And feels the little chamber of his life
Torn from its vale of clouds, and, as it falls,
In his midway íto fate, bebolds the gleam
Of blazing ships, some swallowed by the waves,
Some, pregnant with mock thunder, tossed abroad,
With mangled carcases, among the winds ;
And the black sepulchre of ocean, choaked
With multitudinous dead, then shrinks from pangs,
Unknown but destined. All I know of death
Is, that 'twill come. I have seen many die
Upon the battle field, and watched their lips
Ai the final breath, pausing in doubt to hear
If they were gone. I have marked oftentimes
Their pale eyes fading in the last blue twilight;
But none could speak the burning agony,
None told his feelings. I ne'er dreamed I died,
Else might I guess the torture that attends it.
But men unhurt have lost their several senses,
Grown deaf, and blind, and dumb without a pang,
And surely these are members of the soul,
And when they fail, man tastes a partial death :
Besides our minds share not corporeal sleep,
But go among the past and future, or perhaps
Inspire another in some waking world,

And there's another death." P. 124. In taking leave of Mr. Beddoes and his play, we cannot but express pleasure at the evident marks of genius which it contains. He possesses, in no ordinary degree, imagination and feeling; and his faults are, for the most part, such as care and experience may correct. If he will be content somewhat to control the exuberance ofihis, fancy, and more carefully to preserve simplicity and nature in his scenes, he may, without presumption, hope hereafter to obtain a name among the poets of his country.

ART. XI. The Twelfth Annual Report of the Incorporated National Society for Promoting the Education of the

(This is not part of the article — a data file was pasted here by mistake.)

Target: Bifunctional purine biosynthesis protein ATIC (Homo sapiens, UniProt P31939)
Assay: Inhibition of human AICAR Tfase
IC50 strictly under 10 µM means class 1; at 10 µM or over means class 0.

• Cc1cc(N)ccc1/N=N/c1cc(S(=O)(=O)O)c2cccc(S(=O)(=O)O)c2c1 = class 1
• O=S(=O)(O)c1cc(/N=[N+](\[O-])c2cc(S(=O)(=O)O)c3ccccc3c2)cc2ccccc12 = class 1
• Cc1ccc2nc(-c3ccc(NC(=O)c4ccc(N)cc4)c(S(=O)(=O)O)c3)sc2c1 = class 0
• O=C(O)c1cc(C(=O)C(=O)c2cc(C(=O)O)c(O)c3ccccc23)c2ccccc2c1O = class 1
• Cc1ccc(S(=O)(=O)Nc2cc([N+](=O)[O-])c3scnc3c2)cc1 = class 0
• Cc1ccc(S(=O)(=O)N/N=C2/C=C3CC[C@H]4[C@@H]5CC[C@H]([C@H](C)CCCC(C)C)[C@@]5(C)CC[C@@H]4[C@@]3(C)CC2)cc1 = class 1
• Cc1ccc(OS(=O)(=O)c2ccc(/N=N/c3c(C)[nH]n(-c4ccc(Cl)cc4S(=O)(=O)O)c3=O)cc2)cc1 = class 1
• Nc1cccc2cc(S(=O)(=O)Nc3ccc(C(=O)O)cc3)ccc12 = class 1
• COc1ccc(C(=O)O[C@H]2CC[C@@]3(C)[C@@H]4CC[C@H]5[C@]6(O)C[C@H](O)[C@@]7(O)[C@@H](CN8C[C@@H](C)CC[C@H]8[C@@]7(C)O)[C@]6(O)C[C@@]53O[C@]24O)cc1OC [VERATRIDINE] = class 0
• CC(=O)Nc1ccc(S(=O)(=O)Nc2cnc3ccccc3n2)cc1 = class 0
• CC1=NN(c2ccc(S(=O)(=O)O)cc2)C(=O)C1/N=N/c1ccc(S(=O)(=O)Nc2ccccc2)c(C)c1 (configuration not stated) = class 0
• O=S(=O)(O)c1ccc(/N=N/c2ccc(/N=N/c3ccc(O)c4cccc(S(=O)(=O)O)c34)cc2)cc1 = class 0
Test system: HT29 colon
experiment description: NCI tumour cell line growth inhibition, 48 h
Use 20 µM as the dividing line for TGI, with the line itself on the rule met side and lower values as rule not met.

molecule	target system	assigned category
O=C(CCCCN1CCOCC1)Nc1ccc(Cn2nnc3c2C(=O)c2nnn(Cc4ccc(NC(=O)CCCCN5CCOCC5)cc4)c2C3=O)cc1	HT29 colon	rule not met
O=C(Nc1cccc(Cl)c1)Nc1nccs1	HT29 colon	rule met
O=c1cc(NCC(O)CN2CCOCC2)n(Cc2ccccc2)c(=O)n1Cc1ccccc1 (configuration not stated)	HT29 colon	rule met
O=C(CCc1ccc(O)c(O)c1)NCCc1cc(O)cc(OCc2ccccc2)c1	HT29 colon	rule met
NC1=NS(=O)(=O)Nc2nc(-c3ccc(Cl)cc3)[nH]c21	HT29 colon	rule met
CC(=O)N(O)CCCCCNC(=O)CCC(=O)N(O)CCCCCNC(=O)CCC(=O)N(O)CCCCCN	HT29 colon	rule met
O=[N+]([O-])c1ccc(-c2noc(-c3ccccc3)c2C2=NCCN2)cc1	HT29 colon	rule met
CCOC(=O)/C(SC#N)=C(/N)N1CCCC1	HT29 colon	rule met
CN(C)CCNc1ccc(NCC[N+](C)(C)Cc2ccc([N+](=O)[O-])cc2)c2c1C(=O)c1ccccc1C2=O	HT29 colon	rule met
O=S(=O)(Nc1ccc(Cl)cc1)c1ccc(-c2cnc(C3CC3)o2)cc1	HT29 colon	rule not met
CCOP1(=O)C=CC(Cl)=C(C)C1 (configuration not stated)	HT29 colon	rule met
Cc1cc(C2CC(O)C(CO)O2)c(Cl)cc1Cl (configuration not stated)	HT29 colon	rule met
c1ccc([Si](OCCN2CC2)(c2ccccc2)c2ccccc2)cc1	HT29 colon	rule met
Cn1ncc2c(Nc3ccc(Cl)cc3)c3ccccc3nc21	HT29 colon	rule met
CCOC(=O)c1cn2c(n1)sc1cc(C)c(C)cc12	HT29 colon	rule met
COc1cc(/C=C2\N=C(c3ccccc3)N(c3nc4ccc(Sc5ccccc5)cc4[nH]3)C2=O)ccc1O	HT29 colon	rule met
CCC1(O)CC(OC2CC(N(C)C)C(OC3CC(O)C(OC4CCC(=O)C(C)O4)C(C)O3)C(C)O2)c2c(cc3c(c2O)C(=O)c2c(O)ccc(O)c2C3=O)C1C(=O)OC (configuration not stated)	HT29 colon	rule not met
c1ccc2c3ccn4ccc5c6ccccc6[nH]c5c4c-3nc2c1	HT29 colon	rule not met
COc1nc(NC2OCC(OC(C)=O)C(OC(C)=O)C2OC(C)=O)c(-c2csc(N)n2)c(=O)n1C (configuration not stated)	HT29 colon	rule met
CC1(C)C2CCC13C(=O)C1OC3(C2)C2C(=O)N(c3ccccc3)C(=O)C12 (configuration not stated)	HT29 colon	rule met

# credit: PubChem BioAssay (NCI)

Poor in the Principles of the Established Church. Rix. ingtons. 1823. Art. XII. A Sermon, preached at the Parish Church of


Yately, Hants, August 3, 1823, in Consequence of His Majesty's Letter in Behalf of the National Schools. By the Rev. R. Lewin, Perpetual Curate of Yately, and late of Emmanuel College, Cambridge. 8vo. 26 pp. Riv

ingtons. 1823. Art. XIII. A Sermon, preached August 17, 1823, in the

Church and Chapel of an extended Parish in the Diocese of Lincoln, in Behalf of the National Society for the Education of the Poor in the Principles of the Church of England. By a Minister of the Establishment. 8vo.

16 pp. Rivingtons. 1823. THERE are persons who maintain that controversy can find no end, and do no good. If they are old enough to remember the origin of the National Society, the vigorous opposition which it encountered, the manner in which that opposition was received, its gradual decline, and its final discomfiture, they must confess that there is, at least, one example of a termination, and a successful termination, to a long and angry dispute. No one beyond the acting committee of Lancaster's school will now deny the propriety of educating the poor in the principles of the Established Church. The opposite opinion, so stoutly maintained by the lawyers of Edinburgh and the Quakers of London, was too absurd to stand its ground against inquiry. Even the enemies of our Establishment were compelled to admit, that the Clergy ought either to be entrusted with the education of the poor or to be cashiered at once. They were not bold enough to embrace the latter alternative. And such is the deference shown to common sense, that no public men can now be found who admit the propriety of a national priesthood, and refuse to entrust it with the superintendence of Charity Schools.